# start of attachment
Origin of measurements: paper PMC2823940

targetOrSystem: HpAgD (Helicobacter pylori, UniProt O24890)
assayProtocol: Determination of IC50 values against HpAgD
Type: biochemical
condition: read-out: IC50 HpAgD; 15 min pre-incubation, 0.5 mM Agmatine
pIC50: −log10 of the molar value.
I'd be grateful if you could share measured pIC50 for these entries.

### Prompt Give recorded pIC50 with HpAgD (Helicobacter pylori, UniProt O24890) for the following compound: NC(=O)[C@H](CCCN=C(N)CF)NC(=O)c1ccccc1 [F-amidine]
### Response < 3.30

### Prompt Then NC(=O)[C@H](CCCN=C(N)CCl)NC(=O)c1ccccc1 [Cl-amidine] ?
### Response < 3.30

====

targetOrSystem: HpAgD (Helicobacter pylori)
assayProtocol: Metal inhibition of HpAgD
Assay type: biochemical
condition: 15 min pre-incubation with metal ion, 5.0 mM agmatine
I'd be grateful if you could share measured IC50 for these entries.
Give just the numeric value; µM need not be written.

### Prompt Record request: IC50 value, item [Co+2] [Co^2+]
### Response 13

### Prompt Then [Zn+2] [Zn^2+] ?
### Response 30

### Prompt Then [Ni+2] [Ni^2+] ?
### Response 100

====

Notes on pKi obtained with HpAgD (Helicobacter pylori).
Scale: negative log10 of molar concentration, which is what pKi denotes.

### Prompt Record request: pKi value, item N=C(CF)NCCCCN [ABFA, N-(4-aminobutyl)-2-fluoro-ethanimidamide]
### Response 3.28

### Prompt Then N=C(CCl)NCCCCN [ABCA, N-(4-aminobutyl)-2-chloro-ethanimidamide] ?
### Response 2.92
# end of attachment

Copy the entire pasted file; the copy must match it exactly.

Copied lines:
Origin of measurements: paper PMC2823940

targetOrSystem: HpAgD (Helicobacter pylori, UniProt O24890)
assayProtocol: Determination of IC50 values against HpAgD
Type: biochemical
condition: read-out: IC50 HpAgD; 15 min pre-incubation, 0.5 mM Agmatine
pIC50: −log10 of the molar value.
I'd be grateful if you could share measured pIC50 for these entries.

### Prompt Give recorded pIC50 with HpAgD (Helicobacter pylori, UniProt O24890) for the following compound: NC(=O)[C@H](CCCN=C(N)CF)NC(=O)c1ccccc1 [F-amidine]
### Response < 3.30

### Prompt Then NC(=O)[C@H](CCCN=C(N)CCl)NC(=O)c1ccccc1 [Cl-amidine] ?
### Response < 3.30

====

targetOrSystem: HpAgD (Helicobacter pylori)
assayProtocol: Metal inhibition of HpAgD
Assay type: biochemical
condition: 15 min pre-incubation with metal ion, 5.0 mM agmatine
I'd be grateful if you could share measured IC50 for these entries.
Give just the numeric value; µM need not be written.

### Prompt Record request: IC50 value, item [Co+2] [Co^2+]
### Response 13

### Prompt Then [Zn+2] [Zn^2+] ?
### Response 30

### Prompt Then [Ni+2] [Ni^2+] ?
### Response 100

====

Notes on pKi obtained with HpAgD (Helicobacter pylori).
Scale: negative log10 of molar concentration, which is what pKi denotes.

### Prompt Record request: pKi value, item N=C(CF)NCCCCN [ABFA, N-(4-aminobutyl)-2-fluoro-ethanimidamide]
### Response 3.28

### Prompt Then N=C(CCl)NCCCCN [ABCA, N-(4-aminobutyl)-2-chloro-ethanimidamide] ?
### Response 2.92